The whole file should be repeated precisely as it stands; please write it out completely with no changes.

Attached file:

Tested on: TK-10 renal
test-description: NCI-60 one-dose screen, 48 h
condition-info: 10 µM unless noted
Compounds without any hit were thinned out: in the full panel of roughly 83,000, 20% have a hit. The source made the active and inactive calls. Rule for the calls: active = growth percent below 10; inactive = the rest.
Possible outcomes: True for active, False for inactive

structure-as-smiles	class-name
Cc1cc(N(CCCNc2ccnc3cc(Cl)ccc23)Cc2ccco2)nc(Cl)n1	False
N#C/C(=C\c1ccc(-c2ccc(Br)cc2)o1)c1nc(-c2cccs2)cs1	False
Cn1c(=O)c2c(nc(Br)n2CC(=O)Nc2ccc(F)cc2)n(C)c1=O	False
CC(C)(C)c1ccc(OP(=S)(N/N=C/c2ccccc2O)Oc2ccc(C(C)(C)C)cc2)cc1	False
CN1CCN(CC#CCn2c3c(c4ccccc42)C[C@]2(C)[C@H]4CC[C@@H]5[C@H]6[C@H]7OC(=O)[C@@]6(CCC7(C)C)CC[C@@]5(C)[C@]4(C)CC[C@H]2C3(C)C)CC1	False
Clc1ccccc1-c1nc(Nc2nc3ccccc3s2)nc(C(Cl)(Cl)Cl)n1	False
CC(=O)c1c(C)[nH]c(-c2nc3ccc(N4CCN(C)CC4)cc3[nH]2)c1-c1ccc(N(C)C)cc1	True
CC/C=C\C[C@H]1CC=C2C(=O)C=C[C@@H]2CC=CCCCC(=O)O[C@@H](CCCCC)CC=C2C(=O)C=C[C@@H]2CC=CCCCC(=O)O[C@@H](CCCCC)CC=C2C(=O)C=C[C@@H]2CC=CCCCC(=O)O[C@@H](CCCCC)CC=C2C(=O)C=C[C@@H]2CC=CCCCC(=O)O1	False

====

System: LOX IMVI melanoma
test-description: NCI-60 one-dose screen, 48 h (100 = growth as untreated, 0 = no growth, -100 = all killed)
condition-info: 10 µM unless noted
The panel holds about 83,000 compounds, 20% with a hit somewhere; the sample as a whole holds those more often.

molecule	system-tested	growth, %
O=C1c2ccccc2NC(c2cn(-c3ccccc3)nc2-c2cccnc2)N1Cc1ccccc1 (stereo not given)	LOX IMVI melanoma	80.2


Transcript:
Tested on: TK-10 renal
test-description: NCI-60 one-dose screen, 48 h
condition-info: 10 µM unless noted
Compounds without any hit were thinned out: in the full panel of roughly 83,000, 20% have a hit. The source made the active and inactive calls. Rule for the calls: active = growth percent below 10; inactive = the rest.
Possible outcomes: True for active, False for inactive

structure-as-smiles	class-name
Cc1cc(N(CCCNc2ccnc3cc(Cl)ccc23)Cc2ccco2)nc(Cl)n1	False
N#C/C(=C\c1ccc(-c2ccc(Br)cc2)o1)c1nc(-c2cccs2)cs1	False
Cn1c(=O)c2c(nc(Br)n2CC(=O)Nc2ccc(F)cc2)n(C)c1=O	False
CC(C)(C)c1ccc(OP(=S)(N/N=C/c2ccccc2O)Oc2ccc(C(C)(C)C)cc2)cc1	False
CN1CCN(CC#CCn2c3c(c4ccccc42)C[C@]2(C)[C@H]4CC[C@@H]5[C@H]6[C@H]7OC(=O)[C@@]6(CCC7(C)C)CC[C@@]5(C)[C@]4(C)CC[C@H]2C3(C)C)CC1	False
Clc1ccccc1-c1nc(Nc2nc3ccccc3s2)nc(C(Cl)(Cl)Cl)n1	False
CC(=O)c1c(C)[nH]c(-c2nc3ccc(N4CCN(C)CC4)cc3[nH]2)c1-c1ccc(N(C)C)cc1	True
CC/C=C\C[C@H]1CC=C2C(=O)C=C[C@@H]2CC=CCCCC(=O)O[C@@H](CCCCC)CC=C2C(=O)C=C[C@@H]2CC=CCCCC(=O)O[C@@H](CCCCC)CC=C2C(=O)C=C[C@@H]2CC=CCCCC(=O)O[C@@H](CCCCC)CC=C2C(=O)C=C[C@@H]2CC=CCCCC(=O)O1	False

====

System: LOX IMVI melanoma
test-description: NCI-60 one-dose screen, 48 h (100 = growth as untreated, 0 = no growth, -100 = all killed)
condition-info: 10 µM unless noted
The panel holds about 83,000 compounds, 20% with a hit somewhere; the sample as a whole holds those more often.

molecule	system-tested	growth, %
O=C1c2ccccc2NC(c2cn(-c3ccccc3)nc2-c2cccnc2)N1Cc1ccccc1 (stereo not given)	LOX IMVI melanoma	80.2